Kristian Kabuay was born in the Philippines and raised in the San Francisco Bay Area. He spent his college years in the Philippines where he honed his knowledge about the native ancient writing system, Baybayin. Kristian is a self-taught artist influenced by calligraphy, graffiti, abstract art, indigenous culture, technology and Asian writing systems.
As a leading authority for the propagation and instruction of the Philippine script, he developed a modern performance style of the writing system called Tulang Kalis (Poetry of the Sword) and introduced it as Filipino Calligraphy with a series of live demonstrations and lectures at the Asian Art Museum in October 2012. He has spoken at numerous schools and institutions such as Stanford University, UC Berkeley, SF State University, UC Davis, Sonoma State, University of the Philippines, National Anthropology Museum of Madrid, and the San Francisco Philippine Consulate.
Currently based in San Francisco, Kristian has been tirelessly advocating a reawakening of the indigenous spirit through decolonization and Baybayin. Conscious about the role he plays, Kristian launched his own company around the script specializing custom art, translations, books and apparel. This lead to collaborations with t-shirt, hat and skateboard companies. Kristian just completed a European tour of Paris, Madrid, London and Brussels in July 2013 and is currently working on his 4th book, documentary and online school.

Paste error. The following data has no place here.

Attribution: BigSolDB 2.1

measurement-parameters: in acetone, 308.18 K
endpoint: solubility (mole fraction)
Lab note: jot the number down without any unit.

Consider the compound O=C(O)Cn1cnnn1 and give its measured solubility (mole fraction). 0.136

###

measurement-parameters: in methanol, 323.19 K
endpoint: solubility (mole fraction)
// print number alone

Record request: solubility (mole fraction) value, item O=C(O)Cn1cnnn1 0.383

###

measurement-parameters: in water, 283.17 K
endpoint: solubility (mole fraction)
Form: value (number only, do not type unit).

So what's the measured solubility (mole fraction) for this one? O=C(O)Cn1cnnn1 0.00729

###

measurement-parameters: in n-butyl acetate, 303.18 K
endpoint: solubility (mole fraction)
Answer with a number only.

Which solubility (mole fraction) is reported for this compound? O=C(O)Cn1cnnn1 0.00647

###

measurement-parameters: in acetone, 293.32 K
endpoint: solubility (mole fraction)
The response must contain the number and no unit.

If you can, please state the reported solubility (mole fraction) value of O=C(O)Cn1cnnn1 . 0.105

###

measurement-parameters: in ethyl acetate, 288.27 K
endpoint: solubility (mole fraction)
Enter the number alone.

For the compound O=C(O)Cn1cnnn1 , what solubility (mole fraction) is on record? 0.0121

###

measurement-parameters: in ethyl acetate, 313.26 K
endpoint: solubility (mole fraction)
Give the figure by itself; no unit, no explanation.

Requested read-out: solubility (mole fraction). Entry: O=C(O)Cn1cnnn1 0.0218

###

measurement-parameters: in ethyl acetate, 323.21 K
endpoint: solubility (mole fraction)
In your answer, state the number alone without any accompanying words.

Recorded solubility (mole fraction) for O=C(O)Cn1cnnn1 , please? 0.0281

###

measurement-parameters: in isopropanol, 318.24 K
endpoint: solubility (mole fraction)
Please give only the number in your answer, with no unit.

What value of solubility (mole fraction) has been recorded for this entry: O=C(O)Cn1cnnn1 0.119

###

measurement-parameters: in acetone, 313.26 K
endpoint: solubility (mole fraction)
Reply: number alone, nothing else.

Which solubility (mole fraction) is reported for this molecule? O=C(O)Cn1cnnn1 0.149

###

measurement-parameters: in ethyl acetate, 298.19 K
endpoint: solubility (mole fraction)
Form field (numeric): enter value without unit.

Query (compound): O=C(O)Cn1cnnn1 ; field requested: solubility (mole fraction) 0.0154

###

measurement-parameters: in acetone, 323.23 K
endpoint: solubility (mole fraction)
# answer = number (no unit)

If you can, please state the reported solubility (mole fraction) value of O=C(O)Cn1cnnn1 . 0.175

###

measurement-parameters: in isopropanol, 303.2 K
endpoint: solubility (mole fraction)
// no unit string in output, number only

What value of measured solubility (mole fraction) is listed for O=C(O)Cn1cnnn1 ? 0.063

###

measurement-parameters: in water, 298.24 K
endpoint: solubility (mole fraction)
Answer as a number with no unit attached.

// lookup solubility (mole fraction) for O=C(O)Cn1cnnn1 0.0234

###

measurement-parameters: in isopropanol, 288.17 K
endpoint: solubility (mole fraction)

My work explores pre- to post- Filipino culture in the diaspora. Using Baybayin, the nearly extinct indigenous Filipino writing system as a foundation, I incorporate and deconstruct calligraphy and graffiti methods. Didactic in nature, my works both entertain and instruct while exploring themes of identity, poverty, death, love and duality. By blending the ancient script with contemporary aesthetics, my work bridges time and space, as well as challenges the necessity of economic value to prove our cultural heritage worthy of preserving.
Why PreFilipinoWhen I internalized what Baybayin meant to me, I realized it was a gateway to our pre-colonial past and what it meant to be living in a post-colonial world. As a kid, it blew my mind when I learned about how we were named "Filipino". I also learned about the 1849 Clavería Decree where we were given last names for tax purposes. Since then, the name Filipino has always struck a cord with me. It's what we're known as. An umbrella term that also marginalized other indigenous cultures within the Philippines in favor of Manila/Tagalog based one. Instead of saying pre-colonial script, I coined the term PreFilipino script in 2011 to describe Baybayin as social experiment. I recall getting funny looks and questions to explain what I meant by PreFilipino because they've always thought of us a Filipino. I've been making shirts since high school as a way to express ideas. I did get into that whole Sun & Stars but it became superficial. I wanted something deeper so I scrapped all the designs I knew that would sell and strictly used Baybayin and a PreFilipino lens when designing. While design is important to me as an artist, the message is more important. It's my intention that people look at the apparel and dig deeper in their own history to live in the present and seed the future. Each piece has a story about the duality of the Filipino diaspora that may not always have answers but will definitely raise questions.